When diagnosing people in the developing world, health workers often go into the field lugging bulky, fragile, and expensive microscopes. “We ship research equipment and hope it’ll survive,” says Manu Prakash, a biophysicist. While traveling in Thailand, the scientist dreamt up a lightweight, low-cost alternative: a pocket-sized paper microscope made from a single sheet of folded paper, a pair of lenses, and an LED. Approximate cost: $1.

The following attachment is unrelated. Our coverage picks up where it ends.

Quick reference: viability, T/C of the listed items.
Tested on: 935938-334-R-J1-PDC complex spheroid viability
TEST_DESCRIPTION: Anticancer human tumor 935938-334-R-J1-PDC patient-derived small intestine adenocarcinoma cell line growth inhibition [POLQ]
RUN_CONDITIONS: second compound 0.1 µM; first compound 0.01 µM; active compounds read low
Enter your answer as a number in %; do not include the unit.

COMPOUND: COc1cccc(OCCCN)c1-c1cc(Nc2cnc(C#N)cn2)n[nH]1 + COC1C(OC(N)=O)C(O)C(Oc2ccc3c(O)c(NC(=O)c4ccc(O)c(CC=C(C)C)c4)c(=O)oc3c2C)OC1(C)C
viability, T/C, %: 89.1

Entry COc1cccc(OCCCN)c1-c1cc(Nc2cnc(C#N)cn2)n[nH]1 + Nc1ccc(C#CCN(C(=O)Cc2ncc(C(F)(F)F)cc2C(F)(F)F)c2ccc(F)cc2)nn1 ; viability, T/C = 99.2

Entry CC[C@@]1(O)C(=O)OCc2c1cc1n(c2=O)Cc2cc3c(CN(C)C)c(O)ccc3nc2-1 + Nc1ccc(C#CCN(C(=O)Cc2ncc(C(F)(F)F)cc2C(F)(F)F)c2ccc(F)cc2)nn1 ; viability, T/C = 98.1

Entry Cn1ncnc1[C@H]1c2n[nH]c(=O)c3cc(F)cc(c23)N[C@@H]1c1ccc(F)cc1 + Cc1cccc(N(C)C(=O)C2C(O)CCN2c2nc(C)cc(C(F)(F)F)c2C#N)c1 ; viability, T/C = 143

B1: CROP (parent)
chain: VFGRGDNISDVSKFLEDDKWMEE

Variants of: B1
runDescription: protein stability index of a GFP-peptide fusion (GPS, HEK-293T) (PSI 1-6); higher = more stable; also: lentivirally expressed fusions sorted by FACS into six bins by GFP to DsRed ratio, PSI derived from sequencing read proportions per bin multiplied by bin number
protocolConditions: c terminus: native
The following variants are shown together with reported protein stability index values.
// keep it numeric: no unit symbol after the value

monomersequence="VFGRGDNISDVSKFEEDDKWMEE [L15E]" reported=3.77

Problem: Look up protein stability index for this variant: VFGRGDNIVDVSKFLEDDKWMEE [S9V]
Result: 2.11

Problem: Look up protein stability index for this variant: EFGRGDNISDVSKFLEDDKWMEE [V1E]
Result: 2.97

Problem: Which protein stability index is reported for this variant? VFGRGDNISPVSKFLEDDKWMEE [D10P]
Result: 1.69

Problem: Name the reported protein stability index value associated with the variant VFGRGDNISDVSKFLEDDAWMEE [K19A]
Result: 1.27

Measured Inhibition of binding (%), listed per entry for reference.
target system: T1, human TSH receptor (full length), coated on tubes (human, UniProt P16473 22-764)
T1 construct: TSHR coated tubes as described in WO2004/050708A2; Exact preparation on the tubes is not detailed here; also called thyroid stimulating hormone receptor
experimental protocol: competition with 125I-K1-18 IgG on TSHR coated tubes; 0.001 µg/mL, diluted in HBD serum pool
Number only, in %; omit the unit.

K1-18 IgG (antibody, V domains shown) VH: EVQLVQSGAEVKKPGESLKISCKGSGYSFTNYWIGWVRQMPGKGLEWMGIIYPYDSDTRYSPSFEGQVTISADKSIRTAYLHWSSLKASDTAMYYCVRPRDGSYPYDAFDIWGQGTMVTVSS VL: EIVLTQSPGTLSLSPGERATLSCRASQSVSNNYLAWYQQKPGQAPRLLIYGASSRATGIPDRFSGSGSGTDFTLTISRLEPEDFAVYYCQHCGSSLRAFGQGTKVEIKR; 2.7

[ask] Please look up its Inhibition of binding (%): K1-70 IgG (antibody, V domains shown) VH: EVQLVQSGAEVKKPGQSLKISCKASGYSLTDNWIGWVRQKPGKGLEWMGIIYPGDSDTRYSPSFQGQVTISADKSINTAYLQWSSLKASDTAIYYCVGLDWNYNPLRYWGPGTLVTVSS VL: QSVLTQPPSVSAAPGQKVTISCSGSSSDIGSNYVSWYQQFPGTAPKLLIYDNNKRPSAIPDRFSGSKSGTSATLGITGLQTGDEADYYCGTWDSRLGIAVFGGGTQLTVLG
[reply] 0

Prakash’s Foldscope could have a big impact on diagnosing disease in remote or resource-poor regions of the world. The microscope is not only cheap to produce, it’s also relatively sophisticated, achieving a magnification of 2,000 times—equal to the power of a desktop instrument costing $1,000. Prakash, a 34-year-old assistant professor at Stanford, is currently working on refining the optics to improve the resolution from 700 nanometers, which is sharp enough for diagnosing African sleeping sickness, shistosomiasis, loiasis, and many other diarrheal diseases. Malaria and tuberculosis are next, he says.